Lucky Izakaya Bar, Moscow. 2018
Photography: Dmitry Tsyrenshchikov
Video: Ivan Kurbakov and Andrey Kovalenko
To create a cozy and minimalist interior for Pan-Asian gastronomy with a casual bar like “Izakaya”. Traditionally “Izakaya” is a Japanese pub and casual place for sake drinking.
The small area of the gastropub had to fit 58 seats, with 19 of them at the bar. The owners also wanted to use Falconnier glass bricks, which had to be worked into the modern concept.
Inspired by the Japanese “Izakaya” style, we created the interior, minimalist in its colors, decorations, and materials, and sophisticated in delicately thought-out designer solutions, interesting to explore and decode.
We used the legacy of the old space and accentuate the cozy seating and wood texture, as well as ascetic and natural materials.
The large panoramic windows face the street. We gave the main spot in the interior to the long, low bar counter. We lowered the floor level in the kitchen zone so that the bartenders are at a level comfortable for the patrons and the guests are seated comfortably. The close seating is right next to the kitchen at a table where food is cooked, and it creates a cozy atmosphere in the bar. Another functional and interesting solution is three seats on the bartender side. That way the bartenders and the bar patrons can converse more.
Solid wood, grey concrete, brick, terracotta textured plaster in the kitchen area, and glass – we use a limited number of colors in this interior to achieve a minimalist background. We kept the old beams with nails, and renovated the bricks and the breathtaking arch that we simply fell in love with. We supplemented it with natural concrete that was poured right there on location. The flooring is natural limestone, and its vivid texture and uneven color makes it look like the continuation of the street’s antique pavement stones that were smoothly transformed into the interior. The warm hues of the materials allow the interior to maintain all of its coziness.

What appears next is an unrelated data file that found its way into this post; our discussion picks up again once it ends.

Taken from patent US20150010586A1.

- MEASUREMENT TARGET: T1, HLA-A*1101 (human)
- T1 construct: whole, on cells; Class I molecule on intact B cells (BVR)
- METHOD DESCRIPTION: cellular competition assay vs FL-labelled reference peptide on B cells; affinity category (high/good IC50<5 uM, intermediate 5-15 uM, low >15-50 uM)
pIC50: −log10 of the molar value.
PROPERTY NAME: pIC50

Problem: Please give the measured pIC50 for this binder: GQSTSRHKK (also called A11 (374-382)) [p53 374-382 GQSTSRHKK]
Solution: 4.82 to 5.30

An open fire, which was one of the client’s requests, reflects the Pan-Asian mood of the menu. And we have “roasted” some of the elements of the interior – the lower part of the bar counter, the bricks, the decorative partition wall, and the sink were darkened. The shelves above the bar hint at Japanese minimalism and form an association with a pagoda. In order to emphasize the unusual seating arrangement: vintage chairs with a history: a set of six 1960s Kai Kristiansen teak dinner chairs with curved backs and elegant frames, along with four early-1990s metal minimalist chairs from Italy.
We intentionally matted the aforementioned Falconnier glass bricks and used them to build the walls for the restrooms. The inside lighting hints at the pre-party atmosphere of the bar. This is how we turned the client’s requests into a glowing and somewhat mischievous art object.